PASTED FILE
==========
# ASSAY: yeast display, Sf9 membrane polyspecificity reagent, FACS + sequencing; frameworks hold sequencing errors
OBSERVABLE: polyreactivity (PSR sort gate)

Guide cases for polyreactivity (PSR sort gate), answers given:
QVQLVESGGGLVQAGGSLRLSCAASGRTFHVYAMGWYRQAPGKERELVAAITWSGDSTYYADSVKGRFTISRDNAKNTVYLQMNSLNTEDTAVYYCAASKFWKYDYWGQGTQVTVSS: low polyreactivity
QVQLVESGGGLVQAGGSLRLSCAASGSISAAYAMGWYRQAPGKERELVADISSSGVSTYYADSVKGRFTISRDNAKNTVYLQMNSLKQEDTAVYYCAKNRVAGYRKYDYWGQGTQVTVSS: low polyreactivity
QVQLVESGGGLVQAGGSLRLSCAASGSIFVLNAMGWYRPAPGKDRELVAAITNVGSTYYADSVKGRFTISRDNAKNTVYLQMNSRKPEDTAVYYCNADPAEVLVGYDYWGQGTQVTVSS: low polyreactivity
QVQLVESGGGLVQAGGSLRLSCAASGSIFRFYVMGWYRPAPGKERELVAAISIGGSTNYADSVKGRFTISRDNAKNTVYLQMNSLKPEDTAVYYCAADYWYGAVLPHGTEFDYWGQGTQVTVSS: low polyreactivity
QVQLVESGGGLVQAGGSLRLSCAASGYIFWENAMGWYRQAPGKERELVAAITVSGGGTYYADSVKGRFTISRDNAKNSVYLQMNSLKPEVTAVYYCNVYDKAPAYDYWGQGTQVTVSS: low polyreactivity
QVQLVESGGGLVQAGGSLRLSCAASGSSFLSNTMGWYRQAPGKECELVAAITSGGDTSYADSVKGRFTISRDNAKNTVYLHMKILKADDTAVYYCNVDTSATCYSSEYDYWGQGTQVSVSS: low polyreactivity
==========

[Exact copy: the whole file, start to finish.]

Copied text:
# ASSAY: yeast display, Sf9 membrane polyspecificity reagent, FACS + sequencing; frameworks hold sequencing errors
OBSERVABLE: polyreactivity (PSR sort gate)

Guide cases for polyreactivity (PSR sort gate), answers given:
QVQLVESGGGLVQAGGSLRLSCAASGRTFHVYAMGWYRQAPGKERELVAAITWSGDSTYYADSVKGRFTISRDNAKNTVYLQMNSLNTEDTAVYYCAASKFWKYDYWGQGTQVTVSS: low polyreactivity
QVQLVESGGGLVQAGGSLRLSCAASGSISAAYAMGWYRQAPGKERELVADISSSGVSTYYADSVKGRFTISRDNAKNTVYLQMNSLKQEDTAVYYCAKNRVAGYRKYDYWGQGTQVTVSS: low polyreactivity
QVQLVESGGGLVQAGGSLRLSCAASGSIFVLNAMGWYRPAPGKDRELVAAITNVGSTYYADSVKGRFTISRDNAKNTVYLQMNSRKPEDTAVYYCNADPAEVLVGYDYWGQGTQVTVSS: low polyreactivity
QVQLVESGGGLVQAGGSLRLSCAASGSIFRFYVMGWYRPAPGKERELVAAISIGGSTNYADSVKGRFTISRDNAKNTVYLQMNSLKPEDTAVYYCAADYWYGAVLPHGTEFDYWGQGTQVTVSS: low polyreactivity
QVQLVESGGGLVQAGGSLRLSCAASGYIFWENAMGWYRQAPGKERELVAAITVSGGGTYYADSVKGRFTISRDNAKNSVYLQMNSLKPEVTAVYYCNVYDKAPAYDYWGQGTQVTVSS: low polyreactivity
QVQLVESGGGLVQAGGSLRLSCAASGSSFLSNTMGWYRQAPGKECELVAAITSGGDTSYADSVKGRFTISRDNAKNTVYLHMKILKADDTAVYYCNVDTSATCYSSEYDYWGQGTQVSVSS: low polyreactivity